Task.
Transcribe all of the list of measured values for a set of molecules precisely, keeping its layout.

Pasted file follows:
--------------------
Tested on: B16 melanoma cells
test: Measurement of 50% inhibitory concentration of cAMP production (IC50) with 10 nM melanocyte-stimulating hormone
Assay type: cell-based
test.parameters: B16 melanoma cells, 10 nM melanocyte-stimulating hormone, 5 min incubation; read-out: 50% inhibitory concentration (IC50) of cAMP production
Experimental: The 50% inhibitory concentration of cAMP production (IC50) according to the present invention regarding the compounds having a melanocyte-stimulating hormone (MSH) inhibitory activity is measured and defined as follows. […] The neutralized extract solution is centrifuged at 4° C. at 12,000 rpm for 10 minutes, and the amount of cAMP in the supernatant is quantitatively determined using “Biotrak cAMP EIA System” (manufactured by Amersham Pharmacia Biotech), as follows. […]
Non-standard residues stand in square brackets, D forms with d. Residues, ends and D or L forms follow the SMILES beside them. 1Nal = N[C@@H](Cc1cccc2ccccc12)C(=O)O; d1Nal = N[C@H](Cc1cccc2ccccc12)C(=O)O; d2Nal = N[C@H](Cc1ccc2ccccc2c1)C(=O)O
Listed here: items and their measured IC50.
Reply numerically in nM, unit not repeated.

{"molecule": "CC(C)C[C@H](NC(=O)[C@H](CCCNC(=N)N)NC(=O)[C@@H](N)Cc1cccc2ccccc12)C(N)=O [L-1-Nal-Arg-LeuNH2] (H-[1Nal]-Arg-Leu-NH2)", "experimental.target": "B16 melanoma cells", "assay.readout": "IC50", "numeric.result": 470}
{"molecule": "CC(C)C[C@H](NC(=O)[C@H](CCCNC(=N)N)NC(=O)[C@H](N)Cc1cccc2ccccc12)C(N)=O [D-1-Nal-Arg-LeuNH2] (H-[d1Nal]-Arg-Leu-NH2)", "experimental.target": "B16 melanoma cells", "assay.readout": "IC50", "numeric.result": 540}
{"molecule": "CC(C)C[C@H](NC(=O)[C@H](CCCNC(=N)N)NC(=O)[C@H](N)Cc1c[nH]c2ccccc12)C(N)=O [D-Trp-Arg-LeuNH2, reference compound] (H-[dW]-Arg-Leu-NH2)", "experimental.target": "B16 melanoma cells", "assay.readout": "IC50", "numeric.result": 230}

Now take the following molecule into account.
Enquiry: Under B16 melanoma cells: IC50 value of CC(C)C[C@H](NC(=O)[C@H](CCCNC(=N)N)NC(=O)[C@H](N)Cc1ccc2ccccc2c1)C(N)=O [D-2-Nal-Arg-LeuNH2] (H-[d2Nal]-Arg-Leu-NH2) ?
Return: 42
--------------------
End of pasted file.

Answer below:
Tested on: B16 melanoma cells
test: Measurement of 50% inhibitory concentration of cAMP production (IC50) with 10 nM melanocyte-stimulating hormone
Assay type: cell-based
test.parameters: B16 melanoma cells, 10 nM melanocyte-stimulating hormone, 5 min incubation; read-out: 50% inhibitory concentration (IC50) of cAMP production
Experimental: The 50% inhibitory concentration of cAMP production (IC50) according to the present invention regarding the compounds having a melanocyte-stimulating hormone (MSH) inhibitory activity is measured and defined as follows. […] The neutralized extract solution is centrifuged at 4° C. at 12,000 rpm for 10 minutes, and the amount of cAMP in the supernatant is quantitatively determined using “Biotrak cAMP EIA System” (manufactured by Amersham Pharmacia Biotech), as follows. […]
Non-standard residues stand in square brackets, D forms with d. Residues, ends and D or L forms follow the SMILES beside them. 1Nal = N[C@@H](Cc1cccc2ccccc12)C(=O)O; d1Nal = N[C@H](Cc1cccc2ccccc12)C(=O)O; d2Nal = N[C@H](Cc1ccc2ccccc2c1)C(=O)O
Listed here: items and their measured IC50.
Reply numerically in nM, unit not repeated.

{"molecule": "CC(C)C[C@H](NC(=O)[C@H](CCCNC(=N)N)NC(=O)[C@@H](N)Cc1cccc2ccccc12)C(N)=O [L-1-Nal-Arg-LeuNH2] (H-[1Nal]-Arg-Leu-NH2)", "experimental.target": "B16 melanoma cells", "assay.readout": "IC50", "numeric.result": 470}
{"molecule": "CC(C)C[C@H](NC(=O)[C@H](CCCNC(=N)N)NC(=O)[C@H](N)Cc1cccc2ccccc12)C(N)=O [D-1-Nal-Arg-LeuNH2] (H-[d1Nal]-Arg-Leu-NH2)", "experimental.target": "B16 melanoma cells", "assay.readout": "IC50", "numeric.result": 540}
{"molecule": "CC(C)C[C@H](NC(=O)[C@H](CCCNC(=N)N)NC(=O)[C@H](N)Cc1c[nH]c2ccccc12)C(N)=O [D-Trp-Arg-LeuNH2, reference compound] (H-[dW]-Arg-Leu-NH2)", "experimental.target": "B16 melanoma cells", "assay.readout": "IC50", "numeric.result": 230}

Now take the following molecule into account.
Enquiry: Under B16 melanoma cells: IC50 value of CC(C)C[C@H](NC(=O)[C@H](CCCNC(=N)N)NC(=O)[C@H](N)Cc1ccc2ccccc2c1)C(N)=O [D-2-Nal-Arg-LeuNH2] (H-[d2Nal]-Arg-Leu-NH2) ?
Return: 42